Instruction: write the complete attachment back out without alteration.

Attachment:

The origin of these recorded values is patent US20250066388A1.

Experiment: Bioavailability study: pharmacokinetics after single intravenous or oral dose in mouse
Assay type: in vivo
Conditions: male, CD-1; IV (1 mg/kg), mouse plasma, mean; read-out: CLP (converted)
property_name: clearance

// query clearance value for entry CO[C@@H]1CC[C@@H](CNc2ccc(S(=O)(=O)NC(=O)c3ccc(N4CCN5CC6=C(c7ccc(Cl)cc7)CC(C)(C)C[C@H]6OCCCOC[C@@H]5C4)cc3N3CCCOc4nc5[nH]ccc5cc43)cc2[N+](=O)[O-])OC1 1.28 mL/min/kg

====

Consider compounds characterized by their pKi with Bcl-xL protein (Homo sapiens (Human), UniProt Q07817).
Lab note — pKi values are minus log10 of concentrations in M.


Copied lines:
The origin of these recorded values is patent US20250066388A1.

Experiment: Bioavailability study: pharmacokinetics after single intravenous or oral dose in mouse
Assay type: in vivo
Conditions: male, CD-1; IV (1 mg/kg), mouse plasma, mean; read-out: CLP (converted)
property_name: clearance

// query clearance value for entry CO[C@@H]1CC[C@@H](CNc2ccc(S(=O)(=O)NC(=O)c3ccc(N4CCN5CC6=C(c7ccc(Cl)cc7)CC(C)(C)C[C@H]6OCCCOC[C@@H]5C4)cc3N3CCCOc4nc5[nH]ccc5cc43)cc2[N+](=O)[O-])OC1 1.28 mL/min/kg

====

Consider compounds characterized by their pKi with Bcl-xL protein (Homo sapiens (Human), UniProt Q07817).
Lab note — pKi values are minus log10 of concentrations in M.